Maybe the only way to understand Misumi was through translation of his own vices.

 Misumi turned back to his task at hand, rummaging through a pile of garbage on the side of the road for a triangle he liked.

 “I usually go out by myself,” he said. “Sometimes I convince Kazu or Kumon to come with me. This time I wanted you to come along.”

 Tsuzuru leaned against a street wall. “Why?”

 Misumi laughed.

 “It’s fun to do things I like around people I like!” he said.

 Tsuzuru crossed his arms and hugged himself.

 Maybe he’d never figure Misumi out.


 Misumi stood up and brandished a plate. “Look!”

 A triangle. Obviously.

 Maybe it was the late hour. Maybe it was the sleep deprivation. Maybe it was the fact that Misumi Ikaruga did nothing if not envelop those around him in a comforting and gentle atmosphere of indulgence.

 “I’m happy for you,” he said.

 Misumi popped the plate into his plate into his drawstring bag.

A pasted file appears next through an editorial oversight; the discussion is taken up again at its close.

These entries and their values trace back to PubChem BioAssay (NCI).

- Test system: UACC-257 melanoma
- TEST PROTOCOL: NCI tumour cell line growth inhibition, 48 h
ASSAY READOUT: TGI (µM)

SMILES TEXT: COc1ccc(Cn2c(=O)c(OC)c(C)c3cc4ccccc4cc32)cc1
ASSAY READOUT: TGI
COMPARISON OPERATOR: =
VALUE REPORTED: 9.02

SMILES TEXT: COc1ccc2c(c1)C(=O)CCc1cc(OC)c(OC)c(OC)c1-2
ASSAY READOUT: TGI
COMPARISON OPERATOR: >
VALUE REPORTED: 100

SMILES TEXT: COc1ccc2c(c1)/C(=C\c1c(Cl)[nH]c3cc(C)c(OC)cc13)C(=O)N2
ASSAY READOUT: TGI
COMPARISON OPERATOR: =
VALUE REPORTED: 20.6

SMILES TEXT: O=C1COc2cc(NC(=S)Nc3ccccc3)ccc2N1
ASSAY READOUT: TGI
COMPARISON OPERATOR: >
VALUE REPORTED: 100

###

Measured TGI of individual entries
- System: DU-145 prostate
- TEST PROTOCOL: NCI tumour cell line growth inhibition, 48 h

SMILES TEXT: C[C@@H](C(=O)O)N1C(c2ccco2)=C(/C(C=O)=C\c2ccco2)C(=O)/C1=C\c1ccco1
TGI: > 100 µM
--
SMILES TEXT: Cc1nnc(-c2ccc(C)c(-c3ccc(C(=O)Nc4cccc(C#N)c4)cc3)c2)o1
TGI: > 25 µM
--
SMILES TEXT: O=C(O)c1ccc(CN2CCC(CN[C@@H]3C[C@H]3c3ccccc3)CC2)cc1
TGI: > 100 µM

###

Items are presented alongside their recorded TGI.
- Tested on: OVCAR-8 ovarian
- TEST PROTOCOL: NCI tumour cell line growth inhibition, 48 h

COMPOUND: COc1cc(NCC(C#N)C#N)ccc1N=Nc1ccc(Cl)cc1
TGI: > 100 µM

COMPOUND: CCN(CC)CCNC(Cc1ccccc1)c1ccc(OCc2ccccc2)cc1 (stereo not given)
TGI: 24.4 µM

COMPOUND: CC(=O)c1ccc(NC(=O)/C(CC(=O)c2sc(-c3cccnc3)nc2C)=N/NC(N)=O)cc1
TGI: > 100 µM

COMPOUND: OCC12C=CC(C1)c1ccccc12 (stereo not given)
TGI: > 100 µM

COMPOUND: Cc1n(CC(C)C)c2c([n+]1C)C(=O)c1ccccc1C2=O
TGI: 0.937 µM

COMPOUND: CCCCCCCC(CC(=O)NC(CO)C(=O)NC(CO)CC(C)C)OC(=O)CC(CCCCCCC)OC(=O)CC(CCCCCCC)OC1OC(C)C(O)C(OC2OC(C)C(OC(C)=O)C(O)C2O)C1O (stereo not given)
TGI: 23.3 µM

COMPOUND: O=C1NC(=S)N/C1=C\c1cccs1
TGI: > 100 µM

“Tsuzu,” he said.


 Misumi kissed him on the street.



 Very dangerous.

 But so, so fulfilling.

 Misumi buried his nose into the back of Tsuzuru’s neck. A soft, warm exhale tickled him, and then sent a shiver running down the length of his spine.

 “Quit it,” Tsuzuru muttered. “I’m working."

 Misumi didn’t quit it. He pressed a soft kiss right on Tsuzuru's left shoulder blade and, with his lips pressed against the skin, murmured, “You’re always working.”



 He liked the way Misumi held him, Tsuzuru thought to himself.

 "Do you like figuring people out?” Misumi asked suddenly, before he kissed the back of Tsuzuru’s neck.

 Tsuzuru forced down the slight groan in the back of his throat at the touch.

 “I suppose I prefer it over constant confusion,” he said at last, when he was convinced his voice wouldn’t crack.

 “Do I confuse you, Tsuzuru?"



 “Are you sure?”



 Quiet. Tsuzuru looked over his shoulder and raised his eyebrow. “What are you thinking?”

 “Noooothing,” Misumi crooned softly. Tsuzuru couldn’t see the bottom half of his face, but the glimmer in his eyes was enough to convince him Misumi was smiling wide. Like he always was. “I wouldn’t wanna confuse you, after all. You’re cute when you tell yourself you know everything too.”

 “When I what?”

 Misumi leaned forward in his seat to press a kiss at the edge of Tsuzuru’s jaw, right beneath his earlobe. It tickled. Not in the way that made him want to laugh and shove Misumi away. Rather, it made him suppress a hard shudder and resist the urge to go completely slack in Misumi’s arms, like putty.